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java interfaces in a UML design doc

Barry Brashear
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Joined: Jun 05, 2001
Posts: 303
Does anyone know how to denote a java interface in a UML design document?
Stan James
(instanceof Sidekick)
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Joined: Jan 29, 2003
Posts: 8791
Excellent question. UML has a "lollypop" decoration for interface - a short line with an open circle. Anybody know if Java practitioners interpret this literally as a Java interface? I criticized somebody's model recently because I didn't read it that way. Still don't know if he did.


A good question is never answered. It is not a bolt to be tightened into place but a seed to be planted and to bear more seed toward the hope of greening the landscape of the idea. John Ciardi
Ilja Preuss
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Joined: Jul 11, 2001
Posts: 14112
The "lollipop" is one way to depict an interface - another is to simply use an <<interface>> stereotype on a class.

Stan, how did you interprete the "lollipop"?


The soul is dyed the color of its thoughts. Think only on those things that are in line with your principles and can bear the light of day. The content of your character is your choice. Day by day, what you do is who you become. Your integrity is your destiny - it is the light that guides your way. - Heraclitus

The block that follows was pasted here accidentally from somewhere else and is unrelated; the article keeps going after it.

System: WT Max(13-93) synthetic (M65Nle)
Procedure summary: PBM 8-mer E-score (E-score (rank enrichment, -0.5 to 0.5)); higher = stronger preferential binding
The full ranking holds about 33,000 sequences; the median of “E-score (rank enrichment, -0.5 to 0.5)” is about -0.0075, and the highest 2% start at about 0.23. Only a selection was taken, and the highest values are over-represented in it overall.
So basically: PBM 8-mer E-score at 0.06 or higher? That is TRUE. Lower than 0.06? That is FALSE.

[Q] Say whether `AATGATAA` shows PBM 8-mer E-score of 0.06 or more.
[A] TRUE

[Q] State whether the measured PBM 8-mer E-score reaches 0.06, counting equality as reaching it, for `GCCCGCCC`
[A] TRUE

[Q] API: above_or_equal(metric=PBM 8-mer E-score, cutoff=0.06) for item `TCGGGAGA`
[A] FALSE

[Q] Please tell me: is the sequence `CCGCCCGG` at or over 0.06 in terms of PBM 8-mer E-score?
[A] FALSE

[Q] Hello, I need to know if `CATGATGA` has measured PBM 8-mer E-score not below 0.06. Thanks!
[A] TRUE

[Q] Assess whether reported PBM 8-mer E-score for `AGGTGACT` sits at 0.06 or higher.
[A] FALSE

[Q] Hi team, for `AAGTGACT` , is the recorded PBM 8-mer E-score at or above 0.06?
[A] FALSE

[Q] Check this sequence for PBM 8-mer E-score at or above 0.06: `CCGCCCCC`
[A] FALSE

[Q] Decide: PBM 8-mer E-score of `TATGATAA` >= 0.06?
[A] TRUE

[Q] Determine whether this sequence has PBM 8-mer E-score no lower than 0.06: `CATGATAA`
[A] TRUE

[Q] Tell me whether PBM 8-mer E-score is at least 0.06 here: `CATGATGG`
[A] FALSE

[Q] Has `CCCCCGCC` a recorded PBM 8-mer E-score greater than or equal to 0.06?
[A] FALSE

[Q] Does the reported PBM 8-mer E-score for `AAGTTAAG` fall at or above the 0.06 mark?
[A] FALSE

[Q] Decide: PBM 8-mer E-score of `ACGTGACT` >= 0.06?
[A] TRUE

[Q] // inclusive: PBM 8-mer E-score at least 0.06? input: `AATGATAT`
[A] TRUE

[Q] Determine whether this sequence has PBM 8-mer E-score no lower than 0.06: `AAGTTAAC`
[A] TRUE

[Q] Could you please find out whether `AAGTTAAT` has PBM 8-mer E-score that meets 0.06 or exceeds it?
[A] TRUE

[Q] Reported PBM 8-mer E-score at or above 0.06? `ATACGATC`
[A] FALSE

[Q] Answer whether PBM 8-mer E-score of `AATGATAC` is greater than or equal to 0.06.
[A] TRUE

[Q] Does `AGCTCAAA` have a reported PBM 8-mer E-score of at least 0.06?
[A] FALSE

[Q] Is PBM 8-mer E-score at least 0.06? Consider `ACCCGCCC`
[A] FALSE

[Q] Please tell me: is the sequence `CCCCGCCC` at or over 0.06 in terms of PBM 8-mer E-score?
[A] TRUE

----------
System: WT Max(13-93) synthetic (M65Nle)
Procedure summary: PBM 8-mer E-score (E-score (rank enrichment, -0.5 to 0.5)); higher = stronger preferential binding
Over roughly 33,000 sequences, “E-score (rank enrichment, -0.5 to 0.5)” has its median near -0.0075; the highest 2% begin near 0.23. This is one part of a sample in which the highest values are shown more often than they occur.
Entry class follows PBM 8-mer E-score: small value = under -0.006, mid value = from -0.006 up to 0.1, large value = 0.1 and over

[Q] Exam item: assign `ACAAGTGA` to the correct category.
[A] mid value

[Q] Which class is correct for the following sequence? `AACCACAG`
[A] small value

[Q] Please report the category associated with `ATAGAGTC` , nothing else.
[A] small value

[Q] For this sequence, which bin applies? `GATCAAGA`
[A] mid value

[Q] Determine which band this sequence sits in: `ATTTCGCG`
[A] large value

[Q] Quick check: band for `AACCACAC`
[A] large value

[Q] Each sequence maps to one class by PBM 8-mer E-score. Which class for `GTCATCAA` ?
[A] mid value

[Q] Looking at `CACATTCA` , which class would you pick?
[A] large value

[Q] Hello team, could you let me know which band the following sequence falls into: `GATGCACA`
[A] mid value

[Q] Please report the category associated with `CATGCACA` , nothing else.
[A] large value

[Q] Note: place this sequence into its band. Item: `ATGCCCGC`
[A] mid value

Stan James
(instanceof Sidekick)
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I kinda ignored it . Back in the days we were getting Rational mentoring we were doing PowerBuilder. There was no "interface" in the language. We used lollypops to indicate something about a published public API that we expected others to use. We were probably mis-using it to express some scoping concept like public and REALLY public.

As for that recent incident, I was looking for <<interface>> on the diagram and not finding it. Somehow the lollypop didn't register as perhaps the same thing. What I was really looking for was DIP but that wasn't what the author was talking about, so there was pretty major disconnect on my part all along. Sigh, face-to-face wins over diagrams any day.
Kyle Brown
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Joined: Aug 10, 2001
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Within Rational, we commonly use either the lollipop or the <<interface>> sterotype for Java interfaces. It's pretty much the standard.

Kyle


Kyle Brown, Author of Persistence in the Enterprise and Enterprise Java Programming with IBM Websphere, 2nd Edition
See my homepage at http://www.kyle-brown.com/ for other WebSphere information.
Ilja Preuss
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Joined: Jul 11, 2001
Posts: 14112
Originally posted by Stan James:
We used lollypops to indicate something about a published public API that we expected others to use. We were probably mis-using it to express some scoping concept like public and REALLY public.


Ah, yes - the old public vs. published problem: http://www.martinfowler.com/ieeeSoftware/published.pdf <sigh>

IIRC, that's the way the lollipop is used in package diagrams - to depict the publi*shed* parts of a package.
 
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